Exploring enabling factors for commercializing the aquaculture sector in Kenya

B. Obwanga, K. Soma, O. Ingasia Ayuya, E. Rurangwa, D. van Wonderen, G. Beekman, C. Kilelu

Research output: Book/ReportReportAcademic


The aquaculture sector is expanding worldwide, driven by the blue economy and blue growth policy, based on principles of smartness, inclusiveness and sustainability, and the need to provide food and nutrition security to an ever-growing population. This trend is still at an early stage in Kenya. This report explores core enabling factors for commercialization of the aquaculture sector in Kenya, based on a structured household survey and a qualitative literature survey and through application of an analytical food system approach that includes the value chain and consumers. First, nine commercialization categories were identified: high, medium and low commercialization levels for each of cage, pond and tank aquaculture production systems. Second, an analytical farm household survey of 300 farmers was conducted in the counties of Kiambu (60), Kakamega (80), Siaya (80), Nyeri (45) and Kirinyaga (35) to analyse enabling factors in each of the nine commercialization categories. The enabling
factors explored are income (in Kenyan Shillings [KES]), fingerling production [numbers], fish feed (floating pellets [tons]), transport (% of farmers who have their own transport), market outlets (% per outlet category), share of fish meals consumed per household (%), risk taking/aversion (perception ranking) and trust in government (perception ranking). Third, a qualitative literature survey was conducted to review best practice in commercialization of the aquaculture sector in Kenya. The analyses show that enabling factors differ substantially across the nine categories. The main motivations of pond farming are to ensure food and
nutrition security; it is deemed successful when costs can be covered by generated income, even without further investments to commercialise. Pond farming is therefore the least commercialized segment of the aquaculture sector, although it has obtained the most subsidies in the past. Cage farming is expanding substantially in Lake Victoria, and regulations and planning to monitor environmental impacts are urgently needed. Given the high number of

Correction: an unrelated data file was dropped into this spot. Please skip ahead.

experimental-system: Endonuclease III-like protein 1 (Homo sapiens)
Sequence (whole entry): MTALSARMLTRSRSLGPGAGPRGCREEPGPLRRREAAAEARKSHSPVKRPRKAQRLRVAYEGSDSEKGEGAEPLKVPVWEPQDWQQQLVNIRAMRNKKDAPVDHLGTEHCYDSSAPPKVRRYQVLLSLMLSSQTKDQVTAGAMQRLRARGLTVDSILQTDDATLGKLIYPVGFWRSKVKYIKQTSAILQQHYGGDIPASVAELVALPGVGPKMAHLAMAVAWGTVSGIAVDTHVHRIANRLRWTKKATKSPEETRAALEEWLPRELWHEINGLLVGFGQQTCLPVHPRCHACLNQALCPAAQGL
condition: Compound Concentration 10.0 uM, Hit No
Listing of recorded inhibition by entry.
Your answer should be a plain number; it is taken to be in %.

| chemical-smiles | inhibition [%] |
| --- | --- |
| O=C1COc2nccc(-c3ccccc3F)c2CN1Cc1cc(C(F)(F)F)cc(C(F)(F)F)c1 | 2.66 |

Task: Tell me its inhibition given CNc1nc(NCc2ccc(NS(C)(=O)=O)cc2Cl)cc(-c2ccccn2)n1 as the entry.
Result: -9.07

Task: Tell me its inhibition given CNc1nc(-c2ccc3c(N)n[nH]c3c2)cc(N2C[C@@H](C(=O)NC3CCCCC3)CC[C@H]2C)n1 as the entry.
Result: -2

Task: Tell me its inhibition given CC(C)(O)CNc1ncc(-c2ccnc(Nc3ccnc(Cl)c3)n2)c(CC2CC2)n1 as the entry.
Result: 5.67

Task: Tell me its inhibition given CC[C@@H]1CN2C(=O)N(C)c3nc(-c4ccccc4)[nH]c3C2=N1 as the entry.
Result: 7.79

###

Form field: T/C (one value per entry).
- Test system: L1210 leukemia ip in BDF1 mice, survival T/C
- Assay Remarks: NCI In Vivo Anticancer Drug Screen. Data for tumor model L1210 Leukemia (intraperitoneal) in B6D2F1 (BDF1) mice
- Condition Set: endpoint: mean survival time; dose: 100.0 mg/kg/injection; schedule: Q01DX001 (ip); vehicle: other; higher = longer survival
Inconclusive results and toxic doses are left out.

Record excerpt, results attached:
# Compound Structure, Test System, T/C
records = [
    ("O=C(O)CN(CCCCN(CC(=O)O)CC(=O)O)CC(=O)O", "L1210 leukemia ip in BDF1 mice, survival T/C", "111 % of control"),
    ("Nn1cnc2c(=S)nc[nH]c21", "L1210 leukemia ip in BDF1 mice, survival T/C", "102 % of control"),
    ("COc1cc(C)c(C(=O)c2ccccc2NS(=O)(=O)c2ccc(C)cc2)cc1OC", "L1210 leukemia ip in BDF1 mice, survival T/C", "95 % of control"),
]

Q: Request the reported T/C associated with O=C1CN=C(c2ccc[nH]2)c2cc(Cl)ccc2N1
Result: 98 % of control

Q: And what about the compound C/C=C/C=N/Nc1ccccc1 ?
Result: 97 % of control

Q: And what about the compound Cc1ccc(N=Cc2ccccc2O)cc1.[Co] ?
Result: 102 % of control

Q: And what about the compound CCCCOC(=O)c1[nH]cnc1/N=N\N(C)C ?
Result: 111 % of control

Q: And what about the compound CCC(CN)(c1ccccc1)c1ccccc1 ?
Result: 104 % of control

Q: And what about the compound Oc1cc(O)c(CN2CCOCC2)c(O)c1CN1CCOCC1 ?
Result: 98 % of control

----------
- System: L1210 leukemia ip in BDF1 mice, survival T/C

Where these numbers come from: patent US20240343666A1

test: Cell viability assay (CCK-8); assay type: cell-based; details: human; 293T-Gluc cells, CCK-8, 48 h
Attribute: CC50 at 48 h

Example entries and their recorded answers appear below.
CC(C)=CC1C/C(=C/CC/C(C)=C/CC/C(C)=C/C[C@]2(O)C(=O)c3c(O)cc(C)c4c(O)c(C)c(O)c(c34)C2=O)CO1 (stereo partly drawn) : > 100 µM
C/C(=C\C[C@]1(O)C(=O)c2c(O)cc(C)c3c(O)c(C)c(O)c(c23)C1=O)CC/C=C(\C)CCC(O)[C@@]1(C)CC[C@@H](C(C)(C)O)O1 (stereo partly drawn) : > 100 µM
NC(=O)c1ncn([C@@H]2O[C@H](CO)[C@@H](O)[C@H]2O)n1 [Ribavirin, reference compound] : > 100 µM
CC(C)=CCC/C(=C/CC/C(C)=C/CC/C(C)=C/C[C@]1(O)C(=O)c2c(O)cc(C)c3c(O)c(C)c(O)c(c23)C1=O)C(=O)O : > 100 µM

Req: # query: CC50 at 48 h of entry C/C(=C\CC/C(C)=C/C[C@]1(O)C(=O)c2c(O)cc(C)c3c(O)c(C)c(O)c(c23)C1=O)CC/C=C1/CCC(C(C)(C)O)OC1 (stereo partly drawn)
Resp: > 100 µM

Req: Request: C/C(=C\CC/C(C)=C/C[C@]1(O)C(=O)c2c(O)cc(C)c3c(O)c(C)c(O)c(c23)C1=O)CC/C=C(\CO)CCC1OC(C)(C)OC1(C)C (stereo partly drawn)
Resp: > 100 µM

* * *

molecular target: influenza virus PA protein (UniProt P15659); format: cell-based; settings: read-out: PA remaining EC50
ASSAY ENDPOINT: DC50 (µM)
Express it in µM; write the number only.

new investors, cage farming is expected to contribute significantly to aquaculture supply in the future. Tank farming is a highly commercialized segment that depends on appropriate technology, which is expensive and accessible only to a few fish farmers. However, the efficiency in use of water, feed and land; the reduced risks of losses; and the possibly low distance to urban markets can make this segment a critical supplier of fish to a large consumer group in the future. Overall, it is advised that future investors in aquaculture in Kenya should be aware of the specific enabling factors of each category and should target the most critical enabling factors.
Original languageEnglish
Place of PublicationWageningen
PublisherCentre for Development Innovation
Number of pages54
Publication statusPublished - 2020

Publication series

Name3R Research report / Centre for Development Innovation
PublisherCentre for Development Innovation
No.3R Research report 011


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